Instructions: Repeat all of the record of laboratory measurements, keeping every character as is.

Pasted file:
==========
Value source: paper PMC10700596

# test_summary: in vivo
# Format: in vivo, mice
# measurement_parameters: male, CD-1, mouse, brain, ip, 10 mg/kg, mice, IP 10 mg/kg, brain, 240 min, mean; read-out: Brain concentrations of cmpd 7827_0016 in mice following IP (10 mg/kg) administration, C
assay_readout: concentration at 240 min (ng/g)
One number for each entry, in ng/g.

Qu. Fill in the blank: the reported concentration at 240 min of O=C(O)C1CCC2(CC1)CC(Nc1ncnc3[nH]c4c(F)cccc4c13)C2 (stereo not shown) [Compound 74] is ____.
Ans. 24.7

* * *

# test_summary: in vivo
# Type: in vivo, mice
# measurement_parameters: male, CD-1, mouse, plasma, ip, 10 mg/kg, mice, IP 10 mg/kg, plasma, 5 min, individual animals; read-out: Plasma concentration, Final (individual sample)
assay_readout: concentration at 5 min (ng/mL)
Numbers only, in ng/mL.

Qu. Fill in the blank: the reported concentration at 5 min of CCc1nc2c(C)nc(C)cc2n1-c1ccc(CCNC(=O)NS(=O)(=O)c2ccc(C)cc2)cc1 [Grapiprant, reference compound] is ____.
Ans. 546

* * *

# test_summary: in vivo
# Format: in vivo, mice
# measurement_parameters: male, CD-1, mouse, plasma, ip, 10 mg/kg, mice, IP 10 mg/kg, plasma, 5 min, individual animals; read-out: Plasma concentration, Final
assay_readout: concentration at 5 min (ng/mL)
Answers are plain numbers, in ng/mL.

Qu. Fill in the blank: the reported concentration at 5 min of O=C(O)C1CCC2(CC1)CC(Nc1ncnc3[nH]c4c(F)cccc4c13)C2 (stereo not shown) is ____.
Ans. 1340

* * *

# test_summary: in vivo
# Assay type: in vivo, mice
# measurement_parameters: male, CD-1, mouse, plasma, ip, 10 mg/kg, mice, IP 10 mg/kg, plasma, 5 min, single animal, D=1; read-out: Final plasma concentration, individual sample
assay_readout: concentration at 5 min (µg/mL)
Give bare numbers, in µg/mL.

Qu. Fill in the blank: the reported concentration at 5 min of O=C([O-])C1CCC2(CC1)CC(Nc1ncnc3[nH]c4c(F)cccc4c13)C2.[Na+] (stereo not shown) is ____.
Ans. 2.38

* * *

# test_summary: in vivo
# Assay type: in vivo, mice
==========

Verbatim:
Value source: paper PMC10700596

# test_summary: in vivo
# Format: in vivo, mice
# measurement_parameters: male, CD-1, mouse, brain, ip, 10 mg/kg, mice, IP 10 mg/kg, brain, 240 min, mean; read-out: Brain concentrations of cmpd 7827_0016 in mice following IP (10 mg/kg) administration, C
assay_readout: concentration at 240 min (ng/g)
One number for each entry, in ng/g.

Qu. Fill in the blank: the reported concentration at 240 min of O=C(O)C1CCC2(CC1)CC(Nc1ncnc3[nH]c4c(F)cccc4c13)C2 (stereo not shown) [Compound 74] is ____.
Ans. 24.7

* * *

# test_summary: in vivo
# Type: in vivo, mice
# measurement_parameters: male, CD-1, mouse, plasma, ip, 10 mg/kg, mice, IP 10 mg/kg, plasma, 5 min, individual animals; read-out: Plasma concentration, Final (individual sample)
assay_readout: concentration at 5 min (ng/mL)
Numbers only, in ng/mL.

Qu. Fill in the blank: the reported concentration at 5 min of CCc1nc2c(C)nc(C)cc2n1-c1ccc(CCNC(=O)NS(=O)(=O)c2ccc(C)cc2)cc1 [Grapiprant, reference compound] is ____.
Ans. 546

* * *

# test_summary: in vivo
# Format: in vivo, mice
# measurement_parameters: male, CD-1, mouse, plasma, ip, 10 mg/kg, mice, IP 10 mg/kg, plasma, 5 min, individual animals; read-out: Plasma concentration, Final
assay_readout: concentration at 5 min (ng/mL)
Answers are plain numbers, in ng/mL.

Qu. Fill in the blank: the reported concentration at 5 min of O=C(O)C1CCC2(CC1)CC(Nc1ncnc3[nH]c4c(F)cccc4c13)C2 (stereo not shown) is ____.
Ans. 1340

* * *

# test_summary: in vivo
# Assay type: in vivo, mice
# measurement_parameters: male, CD-1, mouse, plasma, ip, 10 mg/kg, mice, IP 10 mg/kg, plasma, 5 min, single animal, D=1; read-out: Final plasma concentration, individual sample
assay_readout: concentration at 5 min (µg/mL)
Give bare numbers, in µg/mL.

Qu. Fill in the blank: the reported concentration at 5 min of O=C([O-])C1CCC2(CC1)CC(Nc1ncnc3[nH]c4c(F)cccc4c13)C2.[Na+] (stereo not shown) is ____.
Ans. 2.38

* * *

# test_summary: in vivo
# Assay type: in vivo, mice